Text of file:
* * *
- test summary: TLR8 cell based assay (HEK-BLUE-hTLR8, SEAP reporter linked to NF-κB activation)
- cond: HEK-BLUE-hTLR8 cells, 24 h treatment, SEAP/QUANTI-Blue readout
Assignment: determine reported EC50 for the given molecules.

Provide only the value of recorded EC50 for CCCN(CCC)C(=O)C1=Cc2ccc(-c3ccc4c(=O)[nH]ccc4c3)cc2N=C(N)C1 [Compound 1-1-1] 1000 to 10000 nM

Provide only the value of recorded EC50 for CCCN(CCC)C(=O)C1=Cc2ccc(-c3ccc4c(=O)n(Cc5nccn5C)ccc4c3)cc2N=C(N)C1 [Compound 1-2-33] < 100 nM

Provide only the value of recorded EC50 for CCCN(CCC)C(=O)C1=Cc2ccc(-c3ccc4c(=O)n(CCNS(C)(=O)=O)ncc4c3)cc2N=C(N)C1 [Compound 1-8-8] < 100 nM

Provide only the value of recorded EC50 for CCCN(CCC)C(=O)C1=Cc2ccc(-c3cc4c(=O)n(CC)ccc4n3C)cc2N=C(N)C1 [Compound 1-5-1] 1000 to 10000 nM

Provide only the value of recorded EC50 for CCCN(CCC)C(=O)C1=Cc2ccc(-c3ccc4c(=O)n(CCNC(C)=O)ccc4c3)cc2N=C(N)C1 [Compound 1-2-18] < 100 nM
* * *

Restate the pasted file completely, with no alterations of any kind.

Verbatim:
- test summary: TLR8 cell based assay (HEK-BLUE-hTLR8, SEAP reporter linked to NF-κB activation)
- cond: HEK-BLUE-hTLR8 cells, 24 h treatment, SEAP/QUANTI-Blue readout
Assignment: determine reported EC50 for the given molecules.

Provide only the value of recorded EC50 for CCCN(CCC)C(=O)C1=Cc2ccc(-c3ccc4c(=O)[nH]ccc4c3)cc2N=C(N)C1 [Compound 1-1-1] 1000 to 10000 nM

Provide only the value of recorded EC50 for CCCN(CCC)C(=O)C1=Cc2ccc(-c3ccc4c(=O)n(Cc5nccn5C)ccc4c3)cc2N=C(N)C1 [Compound 1-2-33] < 100 nM

Provide only the value of recorded EC50 for CCCN(CCC)C(=O)C1=Cc2ccc(-c3ccc4c(=O)n(CCNS(C)(=O)=O)ncc4c3)cc2N=C(N)C1 [Compound 1-8-8] < 100 nM

Provide only the value of recorded EC50 for CCCN(CCC)C(=O)C1=Cc2ccc(-c3cc4c(=O)n(CC)ccc4n3C)cc2N=C(N)C1 [Compound 1-5-1] 1000 to 10000 nM

Provide only the value of recorded EC50 for CCCN(CCC)C(=O)C1=Cc2ccc(-c3ccc4c(=O)n(CCNC(C)=O)ccc4c3)cc2N=C(N)C1 [Compound 1-2-18] < 100 nM